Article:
Celiac Disease & Gluten-free Diet Information at Celiac.com - http://www.celiac.com
Maple-Oat Scones (Gluten-Free)
http://www.celiac.com/articles/21781/1/Maple-Oat-Scones-Gluten-Free/Page1.html
Jules Shepard
Atop each of Jules Shepard’s free weekly recipe newsletters is her mantra: “Perfecting Gluten-Free Baking, Together.” From her easy-to-read cookbook (“Nearly Normal Cooking for Gluten Free Eating”) to her highly rated reference for making the transition to living gluten free easier (“The First Year: Celiac Disease and Living Gluten Free”), Jules is tireless in the kitchen, at the keyboard and in person in helping people eating gluten free do it with ease, with style and with no compromises.
 
In the kitchen, she creates recipes for beautiful, tasty gluten-free foods that most people could never tell are gluten free. As a writer, she produces a steady stream of baking tips, living advice, encouragement and insights through magazine articles, her web site (JulesGlutenFree.com), newsletter, e-books and on sites like http://celiac.com and others. Jules also maintains a busy schedule of speaking at celiac and gluten-free gatherings, appearing on TV and radio shows, baking industry conventions, as well as teaching classes on the ease and freedom of baking at home.
 
Her patent-pending all-purpose flour literally has changed lives for families who thought going gluten free meant going without. Thousands read her weekly newsletter, follow her on Twitter and interact with her on FaceBook.  Her third book, "Free for All Cooking," will be available November, 2010.
  
By Jules Shepard
Published on 04/10/2009
 
A fantastic treat for breakfast, tea time, coffee and a snack, dessert ... there is no time of day this scone won't make more tasty!

I know there has been a lot of talk lately about whether Starbucks will begin adding gluten-free offerings to their now-forbidden gluten-filled glass cases. Time will tell if they do so, if they do it safely (those kinds of cases are a huge source of cross-contamination), and if they do it tastily. But I'm not going to sit idly by and wait for Starbucks to see the light. I invented my own Starbucks-like maple scone, and I dare say it's better than any they may devise!

I made this recipe dairy-free, but you could use dairy yogurt and regular milk instead. I have also provided alternatives for those of you watching your sugar intake, so everyone may partake.

Enjoy!

Gluten-Free Maple-Oat Scones

Ingredients:
1 ¼ cup certified gluten-free rolled oats (You may substitute an equal portion of Jules' Gluten Free All Purpose Flour in lieu of these oats if you avoid oats in your diet)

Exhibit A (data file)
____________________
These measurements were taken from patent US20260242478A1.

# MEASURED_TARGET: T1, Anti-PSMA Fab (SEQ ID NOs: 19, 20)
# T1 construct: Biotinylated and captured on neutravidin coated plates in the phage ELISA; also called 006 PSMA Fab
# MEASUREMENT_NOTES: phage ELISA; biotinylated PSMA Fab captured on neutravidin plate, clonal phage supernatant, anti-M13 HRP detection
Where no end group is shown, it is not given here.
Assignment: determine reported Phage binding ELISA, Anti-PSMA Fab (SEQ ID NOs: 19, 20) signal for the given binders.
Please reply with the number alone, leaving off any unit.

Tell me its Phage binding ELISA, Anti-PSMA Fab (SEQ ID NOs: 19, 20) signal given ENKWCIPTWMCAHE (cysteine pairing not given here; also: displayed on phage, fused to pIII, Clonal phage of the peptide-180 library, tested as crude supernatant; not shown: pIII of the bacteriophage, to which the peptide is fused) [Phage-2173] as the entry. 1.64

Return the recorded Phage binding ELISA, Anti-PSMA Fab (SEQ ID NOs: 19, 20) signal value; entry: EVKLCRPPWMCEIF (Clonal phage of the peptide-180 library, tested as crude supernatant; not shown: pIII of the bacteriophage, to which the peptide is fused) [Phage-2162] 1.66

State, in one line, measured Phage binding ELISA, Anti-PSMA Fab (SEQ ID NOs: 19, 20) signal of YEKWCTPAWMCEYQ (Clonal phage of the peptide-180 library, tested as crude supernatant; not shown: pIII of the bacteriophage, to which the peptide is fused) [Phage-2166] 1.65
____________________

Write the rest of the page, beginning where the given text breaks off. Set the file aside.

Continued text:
2 cups Jules' Gluten Free All Purpose Flour* (+ additional to flour the rolling surface)
¼ cup granulated cane sugar (or Splenda)
½ teaspoon baking soda
2 teaspoons gluten-free baking powder
¼ cup Earth Balance Shortening or Buttery Sticks
1 cup vanilla (soy or dairy) yogurt
2 large eggs
2 Tablespoons pure maple syrup (or dark agave nectar)

(*Note - This recipe calls for Jules Gluten Free All Purpose Flour which may be made at home according to directions found in my books, Nearly Normal Cooking for Gluten-Free Eating and The First Year: Celiac Disease and Living Gluten-Free, as well as in various media links on my website.)

Glaze Ingredients (optional):
1 ½ cups confectioner's sugar
2 Tablespoons+ vanilla (soy or dairy) milk
2 Tablespoons pure maple syrup (or dark agave nectar)

Directions:
Preheat the oven to 400 F static or 375 F convection.

Pour the oats into a blender or food processor and blend into a fine flour. (Or use equal amount Jules Gluten Free All Purpose Flour)

In a large bowl whisk together the dry ingredients: oat flour, Jules Gluten Free All Purpose Flour, sugar, baking soda and baking powder. Cut in the shortening using a pastry cutter, two knives or an electric mixer.

In a small bowl, stir the eggs together with a fork to mix. Pour eggs into the mixed dry ingredients, then add the yogurt and maple syrup. Stir well to combine.

Turn the dough onto a clean counter or pastry mat liberally dusted with my Jules Gluten Free All Purpose Flour. Coat your hands with the flour as well, then scoop the dough in a ball onto the mat.

Pat the dough out into a flat disc, approximately 1 inch thick. Using a butter knife, cut the dough into three sections, then cut each section into smaller triangles. You should wind up with approximately 12 triangle-shaped scones. Make sure there is not too much extra flour on the tops of the scones before baking - brush off lightly, if necessary.

Place each scone onto a parchment-lined cookie sheet and bake in the preheated oven for approximately 10 minutes, or until they spring back when lightly touched. Do not over cook! Remove the entire baking sheet to a cooling rack.

After cooling for at least 5 minutes, stir together the glaze ingredients, adding the milk only one tablespoon at a time until it reaches a pourable, but not thin, glaze consistency. Slowly pour over the tops of each scone. Some of the glaze will pool around the scones onto the parchment paper, so leave the scones on the baking sheet for this glaze step unless you are serving immediately and want the glaze to pool on the serving plates.